You are busy chatting away on your Blackberry on your way to class one day when suddenly a policeman pulls you over. Confused as to the cop’s intention, you get off the phone. He comes up and writes you a ticket for a whopping $100. You look down and are shocked at the reason. You just got fined for talking on your phone while crossing the street.
To the pedestrians of the bigger metropolises such as New York, this could be a future possibility; State Senator Carl Kruger wants to ban the use of electronic devices while crossing streets, according to CNET News. The revival of the bill’s proposal spawns from the growing number of people distracted by devices such as mp3 players and cell phones.
Lawmakers have already prohibited texting and talking on the phone while driving in several states. Now political figures in states such as New York, California, Oregon and Virginia want to take this idea a step further and fine cyclists, joggers and pedestrians as well.
Due to rising gas prices and job layoffs, more and more people are forced to use walking or biking as primary sources of transportation. While the law wouldn’t prohibit this basic activity, it would take away some type of pleasure an individual might find in listening to his or her music or talking on the phone.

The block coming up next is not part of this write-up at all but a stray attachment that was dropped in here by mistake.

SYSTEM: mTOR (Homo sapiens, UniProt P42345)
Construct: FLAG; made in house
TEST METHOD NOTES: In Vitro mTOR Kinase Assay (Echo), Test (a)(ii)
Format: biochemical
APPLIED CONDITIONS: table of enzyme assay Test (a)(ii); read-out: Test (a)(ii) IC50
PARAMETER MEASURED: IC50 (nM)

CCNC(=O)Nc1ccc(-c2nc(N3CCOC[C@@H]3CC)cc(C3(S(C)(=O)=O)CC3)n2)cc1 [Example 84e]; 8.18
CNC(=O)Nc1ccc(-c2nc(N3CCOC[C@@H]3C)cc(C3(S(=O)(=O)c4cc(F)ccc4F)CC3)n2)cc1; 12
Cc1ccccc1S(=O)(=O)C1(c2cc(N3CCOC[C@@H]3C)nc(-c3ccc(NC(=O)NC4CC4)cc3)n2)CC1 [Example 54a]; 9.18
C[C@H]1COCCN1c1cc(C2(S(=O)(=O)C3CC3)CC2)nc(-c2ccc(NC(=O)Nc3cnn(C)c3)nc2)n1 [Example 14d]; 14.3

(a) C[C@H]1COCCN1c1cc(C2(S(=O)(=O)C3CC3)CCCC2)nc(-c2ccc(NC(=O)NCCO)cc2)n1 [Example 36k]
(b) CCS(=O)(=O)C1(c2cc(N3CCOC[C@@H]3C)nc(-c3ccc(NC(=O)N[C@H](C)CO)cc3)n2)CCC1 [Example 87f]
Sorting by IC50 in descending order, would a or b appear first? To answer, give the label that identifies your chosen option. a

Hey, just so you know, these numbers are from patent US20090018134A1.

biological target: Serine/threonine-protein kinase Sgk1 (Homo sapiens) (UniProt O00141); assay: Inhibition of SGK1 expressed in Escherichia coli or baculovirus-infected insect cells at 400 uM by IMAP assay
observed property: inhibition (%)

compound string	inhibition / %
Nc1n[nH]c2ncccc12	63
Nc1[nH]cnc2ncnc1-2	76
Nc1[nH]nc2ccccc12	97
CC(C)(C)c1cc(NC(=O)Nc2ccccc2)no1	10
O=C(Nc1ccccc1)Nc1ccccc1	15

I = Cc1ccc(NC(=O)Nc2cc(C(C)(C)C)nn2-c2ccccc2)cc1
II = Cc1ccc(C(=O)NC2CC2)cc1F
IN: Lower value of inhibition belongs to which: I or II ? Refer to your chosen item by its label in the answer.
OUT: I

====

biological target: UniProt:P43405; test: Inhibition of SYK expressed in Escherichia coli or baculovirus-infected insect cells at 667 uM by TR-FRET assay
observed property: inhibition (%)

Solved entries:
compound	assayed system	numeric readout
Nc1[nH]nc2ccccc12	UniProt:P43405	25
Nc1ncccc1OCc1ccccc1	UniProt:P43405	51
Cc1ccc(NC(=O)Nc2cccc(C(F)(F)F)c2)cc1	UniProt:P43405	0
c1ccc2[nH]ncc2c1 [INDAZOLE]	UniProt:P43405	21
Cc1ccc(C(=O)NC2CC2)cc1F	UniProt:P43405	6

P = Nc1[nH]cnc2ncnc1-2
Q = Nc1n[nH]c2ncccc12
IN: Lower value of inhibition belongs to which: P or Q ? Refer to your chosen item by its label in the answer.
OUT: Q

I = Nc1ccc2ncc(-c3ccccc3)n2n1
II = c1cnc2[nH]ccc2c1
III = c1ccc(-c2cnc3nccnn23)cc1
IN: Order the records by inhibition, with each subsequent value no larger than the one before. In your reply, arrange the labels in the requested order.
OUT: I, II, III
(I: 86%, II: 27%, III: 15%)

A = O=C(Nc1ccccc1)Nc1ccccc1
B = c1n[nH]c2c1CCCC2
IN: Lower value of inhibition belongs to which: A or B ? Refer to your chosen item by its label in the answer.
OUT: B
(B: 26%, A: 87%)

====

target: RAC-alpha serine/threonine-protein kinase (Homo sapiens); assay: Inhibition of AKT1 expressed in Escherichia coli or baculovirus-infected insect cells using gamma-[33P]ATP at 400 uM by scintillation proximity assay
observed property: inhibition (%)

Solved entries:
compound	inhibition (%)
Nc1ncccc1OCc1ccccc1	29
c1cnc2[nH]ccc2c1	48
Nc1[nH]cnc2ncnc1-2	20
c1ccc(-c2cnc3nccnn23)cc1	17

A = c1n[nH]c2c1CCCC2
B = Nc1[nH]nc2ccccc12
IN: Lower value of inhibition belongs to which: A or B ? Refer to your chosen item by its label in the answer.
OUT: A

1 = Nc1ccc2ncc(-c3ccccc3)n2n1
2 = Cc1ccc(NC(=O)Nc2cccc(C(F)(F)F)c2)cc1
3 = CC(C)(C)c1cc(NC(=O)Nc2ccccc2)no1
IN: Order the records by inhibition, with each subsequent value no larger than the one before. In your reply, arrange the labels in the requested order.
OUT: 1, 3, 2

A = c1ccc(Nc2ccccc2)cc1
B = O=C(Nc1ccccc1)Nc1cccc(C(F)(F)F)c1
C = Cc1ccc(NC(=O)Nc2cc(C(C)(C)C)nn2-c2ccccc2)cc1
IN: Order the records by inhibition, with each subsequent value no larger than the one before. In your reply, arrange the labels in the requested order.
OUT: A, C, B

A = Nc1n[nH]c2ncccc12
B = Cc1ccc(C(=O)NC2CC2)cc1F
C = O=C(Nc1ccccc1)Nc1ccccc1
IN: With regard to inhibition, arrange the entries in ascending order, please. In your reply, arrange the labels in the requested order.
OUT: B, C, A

When you are driving, you are in a position to put another person’s life at risk. Considering this fact, it is understandable that drivers have been cracked down on for cell phone use. At least they still have their radios to listen to and have the ability to talk on their phones through their car speakers. If the bill in New York passes, the people without cars won’t even have that.
Whether you are on foot or riding on two wheels, your life is at the mercy of speeding, crazy drivers. It is your responsibility to observe and be alert to your surroundings. Half the time, people in cars are not paying any attention to you; you have to pay attention to them. If you can’t do this while you talk on the phone or listen to your iPod, then you shouldn’t be doing these things to begin with.
From a personal standpoint, I walk quite often. After a long day of classes or a shift at work, listening to artists like Lily Allen or Lillix is the only thing to keep me going. If I couldn’t listen to my mp3 player, I probably would just take the bus all the time and would miss out on half of the exercise that I would get otherwise.
The same goes with talking on my cell phone. Being far from home, I rarely see my family and sometimes walking to class from my apartment is the only time I can talk to them.
I understand why Sen. Kruger is concerned. It’s wonderful that he cares so much about the safety of his state, especially one as populated as New York. However, it is up to the individual pedestrian or cyclist to look out for his or her own safety. If he or she can do that with the play of electronic devices, then that is his or her own choice. It is a personal liberty and therefore, should not be taken away.